38.  Charli XCX - Number 1 Angel

On her mixtape Number 1 Angel, Charli XCX once again turns all the pop conventions on their heads and blazes forth on her own personal path of world domination.

37.  Baths - Romaplasm

Baths album Romaplasm was a year end treasure. Losing the bleak, dark textures of Obsidian, Will Wiesenfeld took a turn towards the light. There is joy in these whimsical synthpop creations, that are truly infectious.

36.  Hercules and Love Affair - Omnion

On this sparkling set of dance tracks, Andy Butler stops trying to be the great savior of house music and just has fun. He and his cohorts haven't been this relaxed in ages.

35.  Protomartyr - Relatives in Descent

Dense, complicated, intelligent, and most tellingly, compellingly listenable, Relatives in Descent is the post-punk epic that is needed in these dark times.

34.  The Drums - "Abysmal Thoughts"

Now solely the project of frontman and songwriter Jonny Pierce, The Drums keep plugging away with their take on 80s alternative rock. Unlike a lot of bands, The Drums avoid merely aping their influences and transcend them. "Abysmal Thoughts" is packed full of delicious hooks, and is so catchy you need a flu shot to listen to it.

33.  Mount Kimbie - Love What Survives

On their latest record Love What Survives, Mount Kimbie toss their post-dubstep past out the window, hit the pedal to the floor and never look back. A reinvention and rejuvenation, this record is a post-punk masterpiece of haunted soundscapes filled with angular guitars, ominous keyboards, and locomotive drums.

32.  Blue Hawaii - Tenderness

Less obtuse and experimental than their last record Untogether, Tenderness shows the brighter side Blue Hawaii's work. They gravitate more towards deep house, Balearic, and even disco on these tracks, and this more playful side suits them.

31.  Charlotte Gainsbourg - Rest

Beautifully melancholic, and decided French, Rest is a quirky set of electronic pop that gets inside your head and lingers long in the afterglow.

Monday, December 18, 2017

2017 Favorite Albums (Numbers 50-41)

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This week I will count down my 2017 Favorite Albums, starting with Numbers 50-41.

50.  Cigarettes After Sex - Cigarettes After Sex

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If the Twin Peaks series needed a house band, Cigarettes After Sex would have won hands down. Nicotine-stained vocals, molasses slow drum beats, beds of pillow soft synths, and the ever present echo/reverb-laden guitars, are this band's calling cards. While some will say this record was a bit samey over the long haul, I thought of it more as variations on a theme. Several songs, including "Apocalypse" and "Each Time You Fall In Love," are instant classics, and send me into dreamy reveries.

49.  Ibeyi - Ash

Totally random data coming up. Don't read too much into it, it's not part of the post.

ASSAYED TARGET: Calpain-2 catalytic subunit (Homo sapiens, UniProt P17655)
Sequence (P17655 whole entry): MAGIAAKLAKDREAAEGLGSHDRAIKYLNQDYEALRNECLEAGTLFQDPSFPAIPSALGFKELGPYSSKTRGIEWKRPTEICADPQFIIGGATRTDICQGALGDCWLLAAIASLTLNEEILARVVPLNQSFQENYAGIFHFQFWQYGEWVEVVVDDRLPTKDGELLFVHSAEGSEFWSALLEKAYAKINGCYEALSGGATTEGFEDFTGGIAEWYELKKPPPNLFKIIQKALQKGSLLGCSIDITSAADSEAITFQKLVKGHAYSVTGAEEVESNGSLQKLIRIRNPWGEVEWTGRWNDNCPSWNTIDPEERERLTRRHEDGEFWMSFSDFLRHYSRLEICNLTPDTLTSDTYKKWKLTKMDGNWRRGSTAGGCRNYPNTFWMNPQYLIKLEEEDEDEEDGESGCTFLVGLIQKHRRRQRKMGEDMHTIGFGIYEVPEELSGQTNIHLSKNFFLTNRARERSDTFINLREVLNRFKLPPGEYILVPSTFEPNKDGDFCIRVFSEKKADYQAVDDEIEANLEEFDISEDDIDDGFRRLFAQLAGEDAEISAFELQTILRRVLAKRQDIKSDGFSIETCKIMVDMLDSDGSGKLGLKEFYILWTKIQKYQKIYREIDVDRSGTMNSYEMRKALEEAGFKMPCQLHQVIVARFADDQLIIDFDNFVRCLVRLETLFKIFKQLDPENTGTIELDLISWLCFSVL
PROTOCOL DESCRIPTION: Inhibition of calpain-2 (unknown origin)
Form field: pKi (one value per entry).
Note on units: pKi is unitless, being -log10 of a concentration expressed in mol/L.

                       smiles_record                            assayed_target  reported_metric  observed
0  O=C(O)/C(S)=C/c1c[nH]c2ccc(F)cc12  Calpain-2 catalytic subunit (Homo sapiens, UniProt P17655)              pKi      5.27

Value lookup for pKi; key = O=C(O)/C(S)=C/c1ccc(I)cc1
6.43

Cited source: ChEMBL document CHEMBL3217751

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French-Cuban twins Lisa-Kaindé and Naomi Díaz's second album borrows liberally from world beat, jazz, R&B, hip-hop, and alternative electronia and creates a full-bodied musical soup, one that is layered and full of flavors.

48.  Zola Jesus - Okovi

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After trying to go in a more pop music direction, Zola Jesus (a.k.a. Nika Danilova) wisely returns to her true calling, making intense, goth-flavored music that is heavy, yet never heavy handed. These dark, personal songs contain booming drums, ominous strings, and other-worldly synths, and of course her deep, rich voice.

47.  Lana Del Rey - Lust for Life

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At this point in Lana Del Rey's (a.k.a. Elizabeth Grant) career, you are either going to love her or hate her. I am definitely in the former category. With each album, she tweaks her sound ever so gently, honing it until it gets more pointed and direct. Lust for Life is the best distillation of the Lana Del Rey persona, and I can only hope it gets better and better from here on out. Also, this record is just damn gorgeous.

46.  Broken Social Scene - Hug of Thunder

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After a long hiatus, Broken Social Scene returned with Hug of Thunder, which more than lives up to its title. Over these masterfully confident rock tracks, one is enveloped in a warm cocoon of rushing guitars and intense purpose. They haven't felt this laser focused in a long time, and it is good to have them back.

45.  Liars - TFCF

TFCF, Liars' first record as ostensibly a solo vehicle for Angus Andrew, is a haunted break-up record, about the "death" of his creative relationship with former member Aaron Hemphill. The album is definitely a Liars record, still full of oddities and striving to push the boundaries of pop music. For the first time though, the record feels alone and isolated, you feel the pain of these songs. While it may not be my favorite Liars record, it is one of Liars most distinctive.

44.  Porcelain Raft - Microclimate

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Twelve painstakingly layered dream pop tracks that, like microclimates, inhabit their own distinct worlds. This album is so easy to get lost in.

43.  Cloud Nothings - Life Without Sound

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Although they have sanded down most of their endearing rough edges, Cloud Nothings still feel edgy and on the brink of collapse. Life Without Sound is by far their cleanest sounding record, which is not to mean it feels gutted, the sonic clarity enables the band to build in ever denser layers. It is a promising direction from a band that is not comfortable sticking to one approach.

42.  Arca - Arca

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Radical, experimental pop music from Arca that is so far ahead of what else is out there at the moment, it is difficult to imagine anyone catching up with him.

41.  Kehlani - SweetSexySavage

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One of the most assured R&B/pop records in recent years, Kehlani's SweetSexySavage recalls the best of TLC and Aaliyah while stamping it with her own personality.